‘Ban smoking in public places’


HARARE – Zimbabwe should start seriously considering banning smoking in public places, a local health expert has said.

Nemashe Maware, a local medical expert, said there must be a clear message from the government and the corporate world on how this ban should be implemented.

“People continue to light (cigarettes) in public places putting those around them at risk and the trend worldwide is the promotion of banning smoking in public places,” he said.

“Implementing a ban becomes difficult with Zimbabwe as a tobacco country with tobacco being the biggest export for many years. Events on the agricultural front had reversed the trend but there has been a marked growth in recent years and tobacco will soon claim its place as the top export.”

Maware said any talk of controlling smoking should not be a taboo subject. 

“We need to have smoke-free buildings to truly protect other peoples’ health from hazards of smokers,” he said.

Maware said the proposal creates a catch-22 situation.

“The ban in public places also affects businesses that are bound to lose their smoking customers,” he said. “At corporate level, we are dealing with a catastrophe as we have big farms growing the crop.

“There will be job losses we are told, the economy will shrink they cry, we are not ready for that First World nonsense the politician will plead. However are we prepared to risk our citizens’ health to ill health of heart disease, lung cancer and Sids just to satisfy this greed? We have to start thinking outside the box. The same soils can still grow other harmless crops.”

Mawere said in Zimbabwe authorities would rather deal with the symptoms than address the cause of ill health of patients.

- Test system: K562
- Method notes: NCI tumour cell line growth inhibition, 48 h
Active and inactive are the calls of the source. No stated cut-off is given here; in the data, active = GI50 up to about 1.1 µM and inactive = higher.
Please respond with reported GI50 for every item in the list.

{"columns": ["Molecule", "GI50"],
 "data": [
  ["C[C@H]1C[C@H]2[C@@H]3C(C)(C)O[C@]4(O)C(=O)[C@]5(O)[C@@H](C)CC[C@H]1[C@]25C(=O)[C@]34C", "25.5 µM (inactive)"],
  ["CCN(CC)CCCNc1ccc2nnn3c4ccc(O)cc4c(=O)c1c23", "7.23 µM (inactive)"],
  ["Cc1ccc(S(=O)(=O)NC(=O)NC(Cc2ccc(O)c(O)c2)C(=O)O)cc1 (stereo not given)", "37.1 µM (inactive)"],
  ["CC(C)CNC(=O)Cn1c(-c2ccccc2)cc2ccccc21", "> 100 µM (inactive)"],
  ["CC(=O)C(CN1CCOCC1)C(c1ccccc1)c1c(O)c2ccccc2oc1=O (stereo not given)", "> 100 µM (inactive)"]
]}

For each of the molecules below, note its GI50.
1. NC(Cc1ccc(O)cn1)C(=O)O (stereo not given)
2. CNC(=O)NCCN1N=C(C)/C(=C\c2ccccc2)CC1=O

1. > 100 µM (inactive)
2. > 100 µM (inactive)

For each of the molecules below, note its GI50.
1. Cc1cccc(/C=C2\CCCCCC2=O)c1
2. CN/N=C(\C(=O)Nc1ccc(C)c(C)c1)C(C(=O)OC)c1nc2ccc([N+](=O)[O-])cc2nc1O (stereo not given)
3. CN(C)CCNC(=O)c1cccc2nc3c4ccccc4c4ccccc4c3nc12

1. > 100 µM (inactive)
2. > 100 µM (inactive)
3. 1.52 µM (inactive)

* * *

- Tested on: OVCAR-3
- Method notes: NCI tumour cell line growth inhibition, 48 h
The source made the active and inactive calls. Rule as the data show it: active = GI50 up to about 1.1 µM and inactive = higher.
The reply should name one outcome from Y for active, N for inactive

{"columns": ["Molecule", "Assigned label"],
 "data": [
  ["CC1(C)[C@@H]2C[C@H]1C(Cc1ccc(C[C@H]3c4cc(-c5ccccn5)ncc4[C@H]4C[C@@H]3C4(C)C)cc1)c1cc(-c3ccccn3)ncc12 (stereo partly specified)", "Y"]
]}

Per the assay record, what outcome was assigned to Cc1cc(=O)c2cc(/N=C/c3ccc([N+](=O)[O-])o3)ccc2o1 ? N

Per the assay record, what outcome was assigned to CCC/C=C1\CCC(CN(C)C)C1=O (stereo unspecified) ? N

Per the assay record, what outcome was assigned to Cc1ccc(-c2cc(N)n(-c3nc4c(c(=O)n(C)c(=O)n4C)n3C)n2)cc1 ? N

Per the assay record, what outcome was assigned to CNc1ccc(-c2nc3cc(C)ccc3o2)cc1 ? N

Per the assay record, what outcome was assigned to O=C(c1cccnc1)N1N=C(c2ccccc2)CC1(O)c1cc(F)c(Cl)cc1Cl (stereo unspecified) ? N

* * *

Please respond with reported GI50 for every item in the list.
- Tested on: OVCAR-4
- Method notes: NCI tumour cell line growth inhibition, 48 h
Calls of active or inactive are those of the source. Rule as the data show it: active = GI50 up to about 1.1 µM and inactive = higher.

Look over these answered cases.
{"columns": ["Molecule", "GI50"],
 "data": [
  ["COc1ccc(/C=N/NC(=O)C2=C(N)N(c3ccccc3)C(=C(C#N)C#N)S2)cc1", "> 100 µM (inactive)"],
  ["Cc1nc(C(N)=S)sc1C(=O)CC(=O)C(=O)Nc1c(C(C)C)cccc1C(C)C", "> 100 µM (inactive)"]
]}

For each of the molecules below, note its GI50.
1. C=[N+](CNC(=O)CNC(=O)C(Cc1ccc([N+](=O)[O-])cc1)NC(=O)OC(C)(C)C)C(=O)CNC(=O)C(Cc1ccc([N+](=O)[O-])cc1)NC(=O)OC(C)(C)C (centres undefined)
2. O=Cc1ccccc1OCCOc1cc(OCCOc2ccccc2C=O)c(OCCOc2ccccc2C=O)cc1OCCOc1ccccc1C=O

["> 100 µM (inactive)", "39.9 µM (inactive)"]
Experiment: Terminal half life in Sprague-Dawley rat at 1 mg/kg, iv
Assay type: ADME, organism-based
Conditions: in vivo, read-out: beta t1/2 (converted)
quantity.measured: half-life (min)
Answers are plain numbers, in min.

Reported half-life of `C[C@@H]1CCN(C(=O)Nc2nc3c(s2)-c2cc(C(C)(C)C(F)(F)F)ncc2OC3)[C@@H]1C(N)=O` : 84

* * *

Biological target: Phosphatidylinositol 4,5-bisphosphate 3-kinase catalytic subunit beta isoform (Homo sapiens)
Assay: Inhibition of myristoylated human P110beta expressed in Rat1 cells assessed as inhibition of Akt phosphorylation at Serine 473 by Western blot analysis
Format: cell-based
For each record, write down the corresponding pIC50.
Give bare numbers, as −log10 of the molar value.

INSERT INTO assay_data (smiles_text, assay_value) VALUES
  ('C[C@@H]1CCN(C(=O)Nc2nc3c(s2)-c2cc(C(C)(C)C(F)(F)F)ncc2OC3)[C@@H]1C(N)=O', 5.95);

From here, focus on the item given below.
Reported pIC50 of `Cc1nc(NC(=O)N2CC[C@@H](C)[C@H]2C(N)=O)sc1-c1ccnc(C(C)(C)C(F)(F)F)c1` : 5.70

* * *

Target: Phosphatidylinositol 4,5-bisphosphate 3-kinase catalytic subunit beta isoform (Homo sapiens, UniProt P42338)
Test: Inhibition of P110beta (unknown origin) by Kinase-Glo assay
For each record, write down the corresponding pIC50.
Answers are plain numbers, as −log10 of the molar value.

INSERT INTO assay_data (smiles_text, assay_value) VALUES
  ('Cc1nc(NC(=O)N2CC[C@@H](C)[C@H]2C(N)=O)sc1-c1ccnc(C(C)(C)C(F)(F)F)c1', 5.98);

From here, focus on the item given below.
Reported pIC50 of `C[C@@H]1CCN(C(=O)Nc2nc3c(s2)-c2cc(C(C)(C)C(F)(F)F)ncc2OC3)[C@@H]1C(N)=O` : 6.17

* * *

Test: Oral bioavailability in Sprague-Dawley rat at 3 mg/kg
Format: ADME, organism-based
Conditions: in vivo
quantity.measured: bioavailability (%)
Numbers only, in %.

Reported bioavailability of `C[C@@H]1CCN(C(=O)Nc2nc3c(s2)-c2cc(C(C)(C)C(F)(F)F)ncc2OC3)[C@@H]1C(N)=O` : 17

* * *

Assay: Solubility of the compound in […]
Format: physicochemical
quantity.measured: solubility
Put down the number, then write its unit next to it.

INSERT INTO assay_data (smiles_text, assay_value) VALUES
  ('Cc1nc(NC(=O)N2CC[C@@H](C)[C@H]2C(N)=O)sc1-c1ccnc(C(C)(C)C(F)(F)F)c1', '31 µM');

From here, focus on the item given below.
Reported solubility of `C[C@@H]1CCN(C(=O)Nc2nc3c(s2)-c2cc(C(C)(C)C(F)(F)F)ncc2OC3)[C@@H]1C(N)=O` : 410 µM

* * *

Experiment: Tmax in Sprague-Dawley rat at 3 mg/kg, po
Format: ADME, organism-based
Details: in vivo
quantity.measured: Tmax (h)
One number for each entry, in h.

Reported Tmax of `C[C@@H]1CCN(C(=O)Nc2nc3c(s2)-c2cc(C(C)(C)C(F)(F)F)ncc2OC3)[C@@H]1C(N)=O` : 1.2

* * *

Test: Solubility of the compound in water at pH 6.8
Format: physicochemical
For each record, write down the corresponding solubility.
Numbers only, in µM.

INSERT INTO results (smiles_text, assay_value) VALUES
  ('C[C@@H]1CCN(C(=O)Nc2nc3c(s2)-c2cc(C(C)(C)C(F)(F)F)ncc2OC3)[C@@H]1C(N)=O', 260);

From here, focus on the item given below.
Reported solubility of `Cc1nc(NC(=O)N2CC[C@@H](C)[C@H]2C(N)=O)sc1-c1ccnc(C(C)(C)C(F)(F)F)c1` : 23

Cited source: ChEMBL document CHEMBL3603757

“The idea of taking halfway measures to restrict smoking in a few areas as we advocate in Zimbabwe is not ideal,” he said.

“A serious look at a wholesale tobacco ban should be considered and implemented as soon as possible, starting at the top by actively participating in the World No Tobacco Day with the same zeal we approach the World Aids Day, the Breast-feeding Week and all the other health days commemorated in Zimbabwe.

“As a country we must formulate policies which discourage growing of tobacco as the panacea to our economic problems.”

He commended the sporting fraternity for banning smoke advertising and sponsorship of sport by tobacco companies.

“In Zimbabwe it is business as usual as tobacco companies still play a role in the poverty ridden sport of soccer,” Mawere said.

“The violation of standards set by the rest of the progressive world should be stopped.”

Zimbabwe’s Tobacco Industry and Marketing Board (Timb) says Zimbabwe should be actively involved in the dialogue around banning tobacco to protect its economic interests.

“We must be involved in the dialogue and defend our position to say it is a livelihood in Zimbabwe and that we have no alternative crop that is as well-paying as tobacco,” Timb board chairman Monica Chinamasa said.

Former Health minister Timothy Stamps successfully imposed a limited ban on smoking in some public places like public transport.

According to Food and Agriculture Organisation (Fao), tobacco is important to Zimbabwe’s agriculture and the national economy.

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